and a sea of traffic

goes shimmering

toward the horizon.

While she sails

steadily on,

gripping the tiller

of a wobbly cart,

he remains awash

in her wake, keys

dangling forlornly

from a finger.

They're looking,

looking, lost.

I'd like to tell

them not to despair,

but I have other

fish to fry: Celery

wilting, a cabbage

shaking its head,

potatoes rolling

their eyes over my

chances of ever

finding my own car,

the poor ice cream

beginning to beg me

for mouth-to-mouth


© 2006

Today's word: resuscitation

Friday, June 26, 2009


As some of you know, I write a lot about rain. It was such a central part of growing up in rural Southern Illinois. There were many summers when our garden wilted ... never mind the grass that seemed to turn to confetti in our yard ... the cistern ran low ...

Ah, but there were summers, too, when there was an abundance of rain ... and all was well with the world.

We city dwellers tend to forget the importance of rain. We lose touch.

This poem is an effort to restore that touch ... to explore some of the possibilities in the music ... the magic, if you will ... of rain. In the end, I guess it all boils down to "this rain tonight, tremblng leaf to leaf ... to earth."

The poem:


I lie listening

to the summer night,

wondering what

it might have been like

before roofs came

to glorify the rain,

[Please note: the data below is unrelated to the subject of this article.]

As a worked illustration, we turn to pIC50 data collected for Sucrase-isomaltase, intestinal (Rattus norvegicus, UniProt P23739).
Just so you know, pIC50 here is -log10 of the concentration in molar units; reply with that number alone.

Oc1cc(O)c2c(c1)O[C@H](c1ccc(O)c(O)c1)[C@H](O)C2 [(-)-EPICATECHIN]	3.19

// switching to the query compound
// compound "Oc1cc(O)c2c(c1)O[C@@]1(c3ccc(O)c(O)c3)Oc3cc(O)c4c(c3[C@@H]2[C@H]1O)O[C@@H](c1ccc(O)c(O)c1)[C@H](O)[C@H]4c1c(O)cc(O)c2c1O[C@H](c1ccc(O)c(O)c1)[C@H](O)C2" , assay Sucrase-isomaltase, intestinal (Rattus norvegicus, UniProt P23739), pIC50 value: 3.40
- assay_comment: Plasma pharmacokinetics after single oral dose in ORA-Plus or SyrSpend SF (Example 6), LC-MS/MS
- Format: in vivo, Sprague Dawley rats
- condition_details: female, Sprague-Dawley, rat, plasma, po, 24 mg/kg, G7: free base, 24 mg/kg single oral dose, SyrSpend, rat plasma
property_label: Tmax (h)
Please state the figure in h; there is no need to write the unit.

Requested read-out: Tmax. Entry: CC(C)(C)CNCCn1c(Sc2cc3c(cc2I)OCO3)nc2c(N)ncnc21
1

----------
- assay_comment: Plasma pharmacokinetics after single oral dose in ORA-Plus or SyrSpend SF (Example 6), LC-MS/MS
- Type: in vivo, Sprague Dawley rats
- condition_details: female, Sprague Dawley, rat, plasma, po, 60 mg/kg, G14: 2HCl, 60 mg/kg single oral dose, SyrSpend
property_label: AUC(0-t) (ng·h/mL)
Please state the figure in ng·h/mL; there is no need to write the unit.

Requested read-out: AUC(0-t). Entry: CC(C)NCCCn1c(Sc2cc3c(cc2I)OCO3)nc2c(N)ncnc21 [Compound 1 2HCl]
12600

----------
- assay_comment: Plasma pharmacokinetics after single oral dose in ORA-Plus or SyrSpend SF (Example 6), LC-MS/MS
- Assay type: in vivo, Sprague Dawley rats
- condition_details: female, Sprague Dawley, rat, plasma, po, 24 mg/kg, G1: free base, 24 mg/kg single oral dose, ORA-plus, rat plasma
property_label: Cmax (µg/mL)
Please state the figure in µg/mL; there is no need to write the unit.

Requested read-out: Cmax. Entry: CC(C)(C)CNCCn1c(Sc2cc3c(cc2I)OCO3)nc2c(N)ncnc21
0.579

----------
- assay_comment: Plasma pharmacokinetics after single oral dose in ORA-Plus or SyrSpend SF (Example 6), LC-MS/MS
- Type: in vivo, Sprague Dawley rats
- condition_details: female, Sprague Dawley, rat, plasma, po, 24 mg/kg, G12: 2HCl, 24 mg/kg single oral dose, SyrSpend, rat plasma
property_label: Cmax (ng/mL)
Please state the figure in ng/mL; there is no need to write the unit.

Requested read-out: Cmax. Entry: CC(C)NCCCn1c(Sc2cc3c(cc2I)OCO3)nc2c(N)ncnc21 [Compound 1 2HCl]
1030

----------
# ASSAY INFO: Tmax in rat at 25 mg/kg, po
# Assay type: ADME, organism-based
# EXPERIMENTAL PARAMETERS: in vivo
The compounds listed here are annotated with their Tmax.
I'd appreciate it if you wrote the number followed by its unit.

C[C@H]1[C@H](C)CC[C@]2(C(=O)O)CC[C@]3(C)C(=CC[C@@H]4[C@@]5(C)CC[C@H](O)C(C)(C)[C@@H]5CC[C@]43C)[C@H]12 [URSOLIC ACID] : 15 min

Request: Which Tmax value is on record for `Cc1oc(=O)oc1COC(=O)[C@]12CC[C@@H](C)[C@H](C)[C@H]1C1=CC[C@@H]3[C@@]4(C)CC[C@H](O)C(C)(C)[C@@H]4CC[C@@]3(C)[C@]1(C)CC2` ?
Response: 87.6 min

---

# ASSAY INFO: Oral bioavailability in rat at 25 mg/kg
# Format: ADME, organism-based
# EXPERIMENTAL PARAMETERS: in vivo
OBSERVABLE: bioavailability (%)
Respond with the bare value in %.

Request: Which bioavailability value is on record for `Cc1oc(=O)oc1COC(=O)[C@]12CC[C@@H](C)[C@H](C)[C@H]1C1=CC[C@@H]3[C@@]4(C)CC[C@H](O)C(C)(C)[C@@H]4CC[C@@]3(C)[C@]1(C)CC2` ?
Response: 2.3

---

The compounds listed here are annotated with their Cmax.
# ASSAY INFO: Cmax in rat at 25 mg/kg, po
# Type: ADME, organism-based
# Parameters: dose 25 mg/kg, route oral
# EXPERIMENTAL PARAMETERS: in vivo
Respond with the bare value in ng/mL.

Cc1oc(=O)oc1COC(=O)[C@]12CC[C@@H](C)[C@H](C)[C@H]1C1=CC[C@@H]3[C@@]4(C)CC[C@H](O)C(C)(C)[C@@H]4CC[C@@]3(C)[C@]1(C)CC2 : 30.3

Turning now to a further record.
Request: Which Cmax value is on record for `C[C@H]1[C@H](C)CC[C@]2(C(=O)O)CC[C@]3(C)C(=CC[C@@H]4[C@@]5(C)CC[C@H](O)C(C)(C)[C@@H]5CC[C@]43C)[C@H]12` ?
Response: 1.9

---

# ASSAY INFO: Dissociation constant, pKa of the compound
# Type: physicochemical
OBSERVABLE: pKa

to magnify the sound.

Was there gentle

crackle and murmur

of a small fire,

a faltering lullaby?

A song kept going,

stick by stick,

until the words

finally surrendered

to deep silence?

The silence of

ashes giving up

their warmth?

Perhaps there was

only the faintest

of songs, like

this rain tonight,

trembling leaf

to leaf ... to earth.

© 2003

("Nightsongs" first appeared online on Poetry Tonight. It also became a part of my first collection of poems, Chance of Rain, issued by Finishing Line Press in 2003)

Today's word: murmur

Thursday, June 25, 2009

My Song

A dozen or so years ago, when I wrote today's poem, I had no idea I would still be writing in 2009 ... or even that there might still be "wisps of thought gathering softly in the valleys of my mind."

But I am, and there still are.

Writing, of course, is a gift. I view it not as a talent which few others have, but as a gift, because the words simply come, freely, to the patient writer ... all writers know this. When they are ready, the words will come ... showing themselves softly, perhaps, like a thistle drifting past, or like a blast entering through a door suddenly opened to it. But they will come.

Writing derives from other gifts, as well. The gift of time, for example. I have been given time to write, thanks to Phyllis, who allows me the quiet moments I need, who gives me the encouragement I crave, who is so patient and caring, so vital to me ... like the air I breathe.

Then there are the gifts of support, words of encouragement, advice, concern, from other family members, from friends and fellow writers, from editors who've liked my work, from those who listen attentively at readings.